US20120038809A1 - Differential column adc architectures for cmos image sensor applications - Google Patents

Differential column adc architectures for cmos image sensor applications Download PDF

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US20120038809A1
US20120038809A1 US12857386 US85738610A US20120038809A1 US 20120038809 A1 US20120038809 A1 US 20120038809A1 US 12857386 US12857386 US 12857386 US 85738610 A US85738610 A US 85738610A US 20120038809 A1 US20120038809 A1 US 20120038809A1
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level
pixel
signal
ramp
differential
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US8605173B2 (en )
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Sang-soo Lee
Yibing Michelle Wang
Jeffrey Joseph Rysinski
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SK Hynix Inc
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SK Hynix Inc
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    • HELECTRICITY
    • H04ELECTRIC COMMUNICATION TECHNIQUE
    • H04NPICTORIAL COMMUNICATION, e.g. TELEVISION
    • H04N5/00Details of television systems
    • H04N5/30Transforming light or analogous information into electric information
    • H04N5/335Transforming light or analogous information into electric information using solid-state image sensors [SSIS]
    • H04N5/357Noise processing, e.g. detecting, correcting, reducing or removing noise
    • H04N5/3575Noise processing, e.g. detecting, correcting, reducing or removing noise involving a correlated sampling function, e.g. correlated double or triple sampling
    • HELECTRICITY
    • H04ELECTRIC COMMUNICATION TECHNIQUE
    • H04NPICTORIAL COMMUNICATION, e.g. TELEVISION
    • H04N5/00Details of television systems
    • H04N5/30Transforming light or analogous information into electric information
    • H04N5/335Transforming light or analogous information into electric information using solid-state image sensors [SSIS]
    • H04N5/369SSIS architecture; Circuitry associated therewith
    • H04N5/374Addressed sensors, e.g. MOS or CMOS sensors
    • H04N5/3742Details of transfer or readout registers; split readout registers and multiple readout registers
    • HELECTRICITY
    • H04ELECTRIC COMMUNICATION TECHNIQUE
    • H04NPICTORIAL COMMUNICATION, e.g. TELEVISION
    • H04N5/00Details of television systems
    • H04N5/30Transforming light or analogous information into electric information
    • H04N5/335Transforming light or analogous information into electric information using solid-state image sensors [SSIS]
    • H04N5/369SSIS architecture; Circuitry associated therewith
    • H04N5/374Addressed sensors, e.g. MOS or CMOS sensors
    • H04N5/3745Addressed sensors, e.g. MOS or CMOS sensors having additional components embedded within a pixel or connected to a group of pixels within a sensor matrix, e.g. memories, A/D converters, pixel amplifiers, shared circuits or shared components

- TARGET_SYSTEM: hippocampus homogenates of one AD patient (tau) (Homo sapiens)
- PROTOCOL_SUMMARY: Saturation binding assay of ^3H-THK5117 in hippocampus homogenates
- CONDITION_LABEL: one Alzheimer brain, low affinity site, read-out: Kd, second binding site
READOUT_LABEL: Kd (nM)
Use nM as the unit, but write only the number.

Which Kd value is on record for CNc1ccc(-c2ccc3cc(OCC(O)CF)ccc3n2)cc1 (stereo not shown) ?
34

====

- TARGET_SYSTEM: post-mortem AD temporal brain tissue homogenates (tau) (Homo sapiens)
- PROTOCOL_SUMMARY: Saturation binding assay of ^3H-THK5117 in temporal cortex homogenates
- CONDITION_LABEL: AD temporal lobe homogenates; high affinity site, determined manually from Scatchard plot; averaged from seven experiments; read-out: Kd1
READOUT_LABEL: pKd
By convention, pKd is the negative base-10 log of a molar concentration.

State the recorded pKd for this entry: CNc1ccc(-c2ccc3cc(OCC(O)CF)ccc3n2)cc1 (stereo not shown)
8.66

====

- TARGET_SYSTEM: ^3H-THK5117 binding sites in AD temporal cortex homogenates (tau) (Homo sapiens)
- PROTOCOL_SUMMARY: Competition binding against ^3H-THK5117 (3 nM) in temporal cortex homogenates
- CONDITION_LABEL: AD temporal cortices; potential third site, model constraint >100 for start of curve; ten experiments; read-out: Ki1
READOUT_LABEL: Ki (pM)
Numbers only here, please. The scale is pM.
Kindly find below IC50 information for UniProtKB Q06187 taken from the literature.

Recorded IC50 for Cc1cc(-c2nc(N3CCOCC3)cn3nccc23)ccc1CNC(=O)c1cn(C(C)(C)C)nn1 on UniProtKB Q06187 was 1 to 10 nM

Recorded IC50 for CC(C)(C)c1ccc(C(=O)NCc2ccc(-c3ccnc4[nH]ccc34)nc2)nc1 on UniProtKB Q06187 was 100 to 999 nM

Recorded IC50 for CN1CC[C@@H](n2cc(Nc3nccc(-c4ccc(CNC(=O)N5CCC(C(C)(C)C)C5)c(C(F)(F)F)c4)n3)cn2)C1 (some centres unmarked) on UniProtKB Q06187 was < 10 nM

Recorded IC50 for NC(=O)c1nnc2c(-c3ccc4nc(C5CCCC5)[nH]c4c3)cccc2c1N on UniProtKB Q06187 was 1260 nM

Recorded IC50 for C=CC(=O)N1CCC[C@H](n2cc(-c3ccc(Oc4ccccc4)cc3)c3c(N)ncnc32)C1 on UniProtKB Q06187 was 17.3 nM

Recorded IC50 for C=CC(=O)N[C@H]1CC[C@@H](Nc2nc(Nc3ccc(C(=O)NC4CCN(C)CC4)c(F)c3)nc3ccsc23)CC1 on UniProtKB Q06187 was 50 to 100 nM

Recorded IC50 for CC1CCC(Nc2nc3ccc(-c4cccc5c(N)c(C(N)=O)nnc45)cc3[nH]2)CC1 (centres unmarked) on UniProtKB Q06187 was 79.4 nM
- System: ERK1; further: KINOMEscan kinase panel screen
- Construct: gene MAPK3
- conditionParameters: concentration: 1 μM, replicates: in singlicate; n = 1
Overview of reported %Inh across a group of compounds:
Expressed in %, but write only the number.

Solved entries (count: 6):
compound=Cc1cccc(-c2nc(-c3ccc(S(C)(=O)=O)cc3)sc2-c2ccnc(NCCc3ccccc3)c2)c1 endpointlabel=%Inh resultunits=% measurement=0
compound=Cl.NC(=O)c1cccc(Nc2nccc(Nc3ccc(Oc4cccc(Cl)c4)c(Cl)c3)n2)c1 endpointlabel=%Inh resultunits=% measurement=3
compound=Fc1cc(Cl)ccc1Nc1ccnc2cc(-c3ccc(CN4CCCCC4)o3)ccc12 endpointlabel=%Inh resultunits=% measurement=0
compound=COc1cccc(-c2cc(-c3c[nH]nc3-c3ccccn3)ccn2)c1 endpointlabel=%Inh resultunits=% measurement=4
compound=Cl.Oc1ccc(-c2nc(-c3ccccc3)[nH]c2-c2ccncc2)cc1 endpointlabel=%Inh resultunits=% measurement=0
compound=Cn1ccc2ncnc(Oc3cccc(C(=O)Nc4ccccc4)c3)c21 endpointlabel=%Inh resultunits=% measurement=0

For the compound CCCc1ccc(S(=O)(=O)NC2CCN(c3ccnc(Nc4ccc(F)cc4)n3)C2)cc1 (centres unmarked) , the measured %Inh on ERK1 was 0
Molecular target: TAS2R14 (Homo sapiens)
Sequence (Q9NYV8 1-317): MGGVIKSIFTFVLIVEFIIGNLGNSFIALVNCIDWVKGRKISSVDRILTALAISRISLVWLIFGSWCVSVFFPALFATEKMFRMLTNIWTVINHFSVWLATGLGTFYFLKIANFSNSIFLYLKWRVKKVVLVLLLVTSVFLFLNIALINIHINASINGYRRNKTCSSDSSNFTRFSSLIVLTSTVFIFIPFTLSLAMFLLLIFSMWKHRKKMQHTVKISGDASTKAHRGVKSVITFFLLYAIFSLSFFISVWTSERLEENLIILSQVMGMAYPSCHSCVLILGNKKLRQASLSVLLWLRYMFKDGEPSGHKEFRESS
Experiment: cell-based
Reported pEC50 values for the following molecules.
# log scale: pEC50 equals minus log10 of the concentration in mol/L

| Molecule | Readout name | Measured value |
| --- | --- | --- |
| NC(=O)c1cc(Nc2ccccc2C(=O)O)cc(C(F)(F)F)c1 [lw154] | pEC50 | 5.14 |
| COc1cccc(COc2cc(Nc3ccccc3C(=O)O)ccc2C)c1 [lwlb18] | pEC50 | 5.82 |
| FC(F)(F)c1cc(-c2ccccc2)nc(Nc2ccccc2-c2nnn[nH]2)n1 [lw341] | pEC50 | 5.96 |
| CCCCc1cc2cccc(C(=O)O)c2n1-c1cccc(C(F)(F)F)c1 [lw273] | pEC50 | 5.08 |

• H04N5/37455Addressed sensors, e.g. MOS or CMOS sensors having additional components embedded within a pixel or connected to a group of pixels within a sensor matrix, e.g. memories, A/D converters, pixel amplifiers, shared circuits or shared components comprising A/D, V/T, V/F, I/T or I/F converters

Abstract

Circuits, methods, and apparatus that provide differential-input, single-slope, column-parallel analog-to-digital converter (ADC) architectures for use in high-resolution CMOS image sensors (CIS) are described. A column ADC is coupled with a column of a pixel array and configured to convert a pixel signal level to a corresponding digital output value according to a ramp generator output. Each pixel is configured to output a pixel reset level and a pixel signal level at different operating stages, and the ramp generator output includes a ramp reset level and a ramp signal level at the same or different at different operating stages. The pixel and ramp outputs are used to differentially drive a comparator stage of the column ADC, for example, to reduce power supply noise.

Description

    BACKGROUND
  • [0001]
    Embodiments relate to image sensors in general and, in particular, to novel architectures for single-slope column-parallel analog-to-digital converters (ADCs).
  • [0002]
    Proliferation of complementary metal-oxide-semiconductor (CMOS) image sensors (CIS) in consumer markets has been accelerated by the adoption of CIS in many popular consumer electronics applications, including mobile handsets. This trend, together with the rapid growth in smartphone markets, has led manufacturers and consumers to desire apparently ever-increasing resolutions in their CIS applications. In this context, CIS designers have remained constrained by issues relating to die sizes and aspect ratios, costs, power consumption, and others.
  • [0003]
    As sensor resolution increases, operation of the sensors in desired frame rates (e.g., full HD frame rate) involves higher data conversion rates. Many typical applications of high resolution sensors employ single-slope column-parallel analog-to-digital converters (ADCs) at least to achieve these higher data conversion rates while dissipating low power. For example, in comparison to competing architectures, like global serial pipeline ADC architectures, the column-parallel ADC architecture can achieve lower read noise, and thus higher dynamic range, due to reduced bandwidth readout circuit for each column's ADC.